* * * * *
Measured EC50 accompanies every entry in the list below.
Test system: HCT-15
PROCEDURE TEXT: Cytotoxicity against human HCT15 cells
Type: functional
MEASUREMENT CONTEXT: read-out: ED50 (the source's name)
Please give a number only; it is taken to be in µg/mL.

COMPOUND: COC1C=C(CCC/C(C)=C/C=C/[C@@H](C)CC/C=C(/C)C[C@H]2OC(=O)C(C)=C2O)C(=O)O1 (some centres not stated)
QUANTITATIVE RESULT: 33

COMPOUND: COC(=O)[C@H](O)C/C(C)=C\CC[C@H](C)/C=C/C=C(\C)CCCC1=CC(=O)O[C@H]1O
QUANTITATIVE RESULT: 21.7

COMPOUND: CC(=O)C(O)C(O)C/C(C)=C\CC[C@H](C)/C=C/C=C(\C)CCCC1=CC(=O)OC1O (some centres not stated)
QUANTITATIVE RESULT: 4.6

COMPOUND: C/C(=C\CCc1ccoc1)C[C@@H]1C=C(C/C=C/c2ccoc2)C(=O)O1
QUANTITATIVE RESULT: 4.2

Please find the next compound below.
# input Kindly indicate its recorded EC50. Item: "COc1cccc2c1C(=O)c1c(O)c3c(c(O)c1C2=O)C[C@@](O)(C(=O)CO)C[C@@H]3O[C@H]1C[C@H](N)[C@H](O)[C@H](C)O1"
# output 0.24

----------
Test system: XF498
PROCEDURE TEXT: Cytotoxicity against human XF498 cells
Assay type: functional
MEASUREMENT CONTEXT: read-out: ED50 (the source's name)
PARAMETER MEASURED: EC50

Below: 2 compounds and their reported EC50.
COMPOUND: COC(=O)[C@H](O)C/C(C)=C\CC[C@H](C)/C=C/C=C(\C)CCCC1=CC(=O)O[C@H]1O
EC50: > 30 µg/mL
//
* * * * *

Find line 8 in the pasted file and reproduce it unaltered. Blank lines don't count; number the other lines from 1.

QUANTITATIVE RESULT: 33